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The Vox Box

Thu., Feb. 28, 2008, 11:47 a.m.

Inside the mind of the dating teenage boy

You've all watched the "American Pie" movies and are aware of the stereotypes. Boys are just after "one thing..."

However, according to a new report in The Journal of Adolescence, we might not be giving boys enough credit.

Psychology researchers from the State University of New York at Oswego recently examined data collected from 105 10th-grade boys, average age 16, who answered questions about a number of health behaviors. In questions put to them about girls (most of the boys self-identified as heterosexual), the teenagers were asked to note their reasons for pursuing a relationship. The top answer, marked by 80 percent of the boys? “I really liked the person.”

Physical attraction and wanting to get to know someone better were tied as the second-most-popular answers. Boys who were sexually active were as likely to say they pursued sex out of love as they were to say they simply wanted to know what sex feels like or to satisfy a physical desire. Wanting to lose their virginity barely registered, with just 14 percent of boys checking that answer.

Researchers said the findings show that teenage boys really are motivated by love and a desire for meaningful relationships.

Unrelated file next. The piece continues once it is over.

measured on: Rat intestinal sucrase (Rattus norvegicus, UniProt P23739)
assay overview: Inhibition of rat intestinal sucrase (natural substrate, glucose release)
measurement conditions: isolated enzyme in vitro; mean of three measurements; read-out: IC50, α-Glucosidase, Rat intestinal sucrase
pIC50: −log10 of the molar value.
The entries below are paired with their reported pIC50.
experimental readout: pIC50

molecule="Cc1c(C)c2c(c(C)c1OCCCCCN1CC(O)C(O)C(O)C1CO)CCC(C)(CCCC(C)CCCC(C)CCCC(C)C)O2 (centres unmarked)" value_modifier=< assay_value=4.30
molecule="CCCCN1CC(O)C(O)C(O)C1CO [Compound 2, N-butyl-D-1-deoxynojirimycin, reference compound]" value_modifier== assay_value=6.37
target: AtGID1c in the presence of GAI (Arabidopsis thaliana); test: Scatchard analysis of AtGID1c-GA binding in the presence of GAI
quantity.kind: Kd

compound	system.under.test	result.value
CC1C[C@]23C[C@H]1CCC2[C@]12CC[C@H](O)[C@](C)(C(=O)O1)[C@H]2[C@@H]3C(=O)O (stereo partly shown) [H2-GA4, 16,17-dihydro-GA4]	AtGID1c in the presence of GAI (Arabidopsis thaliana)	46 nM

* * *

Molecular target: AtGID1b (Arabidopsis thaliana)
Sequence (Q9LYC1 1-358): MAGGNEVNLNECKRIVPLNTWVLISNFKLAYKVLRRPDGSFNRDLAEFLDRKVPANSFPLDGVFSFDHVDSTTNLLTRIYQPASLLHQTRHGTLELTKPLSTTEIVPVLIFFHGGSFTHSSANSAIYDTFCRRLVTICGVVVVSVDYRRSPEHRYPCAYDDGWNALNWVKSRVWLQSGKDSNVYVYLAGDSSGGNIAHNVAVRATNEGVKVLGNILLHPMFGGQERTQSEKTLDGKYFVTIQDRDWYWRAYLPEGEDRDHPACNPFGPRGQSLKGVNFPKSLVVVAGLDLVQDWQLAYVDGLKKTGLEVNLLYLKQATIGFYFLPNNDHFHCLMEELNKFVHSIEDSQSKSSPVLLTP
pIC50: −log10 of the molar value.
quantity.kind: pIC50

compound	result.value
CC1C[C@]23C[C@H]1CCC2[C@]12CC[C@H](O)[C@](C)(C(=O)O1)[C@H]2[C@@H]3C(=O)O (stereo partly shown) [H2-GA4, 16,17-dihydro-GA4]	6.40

But many people still don’t buy it, including, it seems, many former teenage boys.

“Based on my past experience as a teenage boy, this study just reinforces my view that teenage boys are horny liars,” wrote John, one of about 170 people who submitted comments about the study to The Times’s Well blog last week. Full article...

I sprayed soda on my keyboard laughing when I read that comment...

“This is only a surprise to women,” wrote Brad, another reader of the Well blog. “Any male knows that he was desperately in love at 15 in a way he never would be again.”

QUESTION: Boys, what do you think of the survey? Are you all a bunch of horny liars? Or are you the sensitive young men "Brad" describes?

Girls: What is your experience?

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In 2006, then-editor Steve Smith of The Spokesman-Review had the idea of starting a publication for an often forgotten audience: teenagers. The Vox Box was a continuation of the Vox, an all-student staffed newspaper published by The Spokesman-Review. High school student journalists who staffed the Vox made all content decisions as they learn about the trade of journalism. This blog's mission was to give students an opportunity to publish their voices. The Vox Box and the Vox wrapped up in June 2009, but you can follow former staffers' new blog at